Installing or Upgrading Windows 8 : Windows 8 System Requirements - Hardware Requirements for Various Windows 8 Features

5/4/2014 1:16:21 AM

Personal computing is governed by two inexorable, and not unrelated, “laws”:

Moore’s Law—Processing power doubles every 18 months (from Gordon Moore, cofounder of Intel).

Parkinson’s Law of Data—Data expands to fill the space available for storage (from the original Parkinson’s Law: Work expands to fill the time available).

These two observations help explain why, when the computers we use are becoming increasingly powerful, our day-to-day tasks never really seem all that much faster. The leaps in processing power and memory are being matched by the increasing complexity and resource requirements of the latest programs. Therefore, the computer you’re using today might be twice as muscular as the one you were using a year and a half ago, but the applications you’re using are twice the size and require twice as many resources.

Windows fits neatly into this scenario. With each new release of Microsoft’s flagship operating system, the hardware requirements become more stringent, and our computers’ processing power is taxed a little more. Windows 8 is no exception. Even though Microsoft spent an enormous amount of time and effort trying to shoehorn Windows 8 into a minimal system configuration, you need a reasonably powerful computer if you don’t want to spend most of your day cursing the dreaded hourglass icon. The good news is that Windows 8’s hardware requirements are nowhere near as onerous as many people believed they would be. In fact, most midrange or better systems purchased in the past year or two should run Windows 8 without a problem.

The next few sections present a rundown of the system requirements you need to meet in order to install and work with Windows 8. Note that we give the minimum requirements, as stipulated by Microsoft, as well as a set of “reasonable” requirements that we believe you need to make working with Windows 8 more or less pleasurable.

Processor Requirements

Windows 8 desktop minimum: 1GHz modern processor

This is a true minimum requirement because these days you’d be hard pressed to even find a PC with a 1GHz processor. There are plenty of cheap PCs available running old Intel Core 2 Duo CPUs at 1.8GHz and AMD Athlon processors at 2.0GHz. But for adequate Windows 8 performance, you need at least a midrange processor, which means an Intel Core i3 or i5, or an AMD Phenom II X3 or X4, running at 2.5–3.0GHz. Faster is better, of course, but only if money is no object. Moving up to an Intel i7 or AMD FX-series chip running at 3.2GHz or even 3.8GHz might set you back a few hundred dollars, but the performance improvement won’t be all that noticeable. You’d be better off investing those funds either in extra memory (discussed later) or in a quad-core processor.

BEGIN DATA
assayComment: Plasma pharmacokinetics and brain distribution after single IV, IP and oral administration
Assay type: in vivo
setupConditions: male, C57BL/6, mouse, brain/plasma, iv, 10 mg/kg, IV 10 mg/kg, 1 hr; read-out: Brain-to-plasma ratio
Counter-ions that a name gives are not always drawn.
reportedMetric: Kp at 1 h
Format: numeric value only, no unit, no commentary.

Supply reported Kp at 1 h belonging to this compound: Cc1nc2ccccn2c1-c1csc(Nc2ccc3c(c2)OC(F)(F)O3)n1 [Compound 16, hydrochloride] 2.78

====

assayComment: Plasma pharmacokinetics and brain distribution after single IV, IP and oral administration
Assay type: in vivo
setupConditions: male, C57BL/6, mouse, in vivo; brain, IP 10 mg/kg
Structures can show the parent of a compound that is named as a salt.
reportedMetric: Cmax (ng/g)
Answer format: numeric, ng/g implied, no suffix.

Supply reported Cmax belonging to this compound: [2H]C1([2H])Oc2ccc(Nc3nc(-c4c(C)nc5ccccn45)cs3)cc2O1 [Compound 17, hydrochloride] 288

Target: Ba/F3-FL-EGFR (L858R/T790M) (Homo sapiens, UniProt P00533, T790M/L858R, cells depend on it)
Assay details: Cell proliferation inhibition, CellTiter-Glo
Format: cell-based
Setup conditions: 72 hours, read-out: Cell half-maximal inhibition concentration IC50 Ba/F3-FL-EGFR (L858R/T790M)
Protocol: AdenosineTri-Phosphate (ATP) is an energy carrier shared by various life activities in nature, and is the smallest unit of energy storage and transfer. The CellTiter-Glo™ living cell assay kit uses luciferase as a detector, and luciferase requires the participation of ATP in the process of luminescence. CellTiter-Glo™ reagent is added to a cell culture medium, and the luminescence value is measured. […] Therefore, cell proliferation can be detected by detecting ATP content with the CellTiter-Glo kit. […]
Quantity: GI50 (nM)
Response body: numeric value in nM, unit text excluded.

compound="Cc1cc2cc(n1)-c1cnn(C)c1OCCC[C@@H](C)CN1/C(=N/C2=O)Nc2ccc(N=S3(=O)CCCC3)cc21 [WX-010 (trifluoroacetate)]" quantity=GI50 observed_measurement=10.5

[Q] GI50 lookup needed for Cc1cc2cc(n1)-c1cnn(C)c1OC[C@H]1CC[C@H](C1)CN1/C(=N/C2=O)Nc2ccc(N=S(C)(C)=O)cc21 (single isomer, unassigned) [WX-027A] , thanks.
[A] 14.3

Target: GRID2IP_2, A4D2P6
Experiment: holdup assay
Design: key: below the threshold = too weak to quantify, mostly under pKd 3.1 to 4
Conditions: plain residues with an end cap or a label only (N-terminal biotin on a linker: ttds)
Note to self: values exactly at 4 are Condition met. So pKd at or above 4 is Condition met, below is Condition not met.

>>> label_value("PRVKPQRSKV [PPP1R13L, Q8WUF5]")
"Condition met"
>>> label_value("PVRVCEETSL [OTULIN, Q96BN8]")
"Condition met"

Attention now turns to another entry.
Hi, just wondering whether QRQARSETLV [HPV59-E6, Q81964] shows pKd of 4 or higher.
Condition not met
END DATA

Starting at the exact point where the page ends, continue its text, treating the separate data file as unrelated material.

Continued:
What does quad-core mean? It describes a CPU that combines four separate processors, each with its own cache memory, on a single chip. (The cache memory is an on-board storage area that the processor uses to store commonly used bits of data. The bigger the cache, the greater the performance.) This enables the operating system to perform four tasks at once without a performance hit. For example, you could work in your word processor or spreadsheet program in the foreground using one processor, while the other processors take care of a background File History backup, virus check, and print operation. Current examples of quad-core processors are the Intel Core i5 and i7, and the AMD FX-series and Phenom II X4.

Memory Requirements

Windows 8 minimum: 1GB (32-bit Windows) or 2GB (64-bit Windows)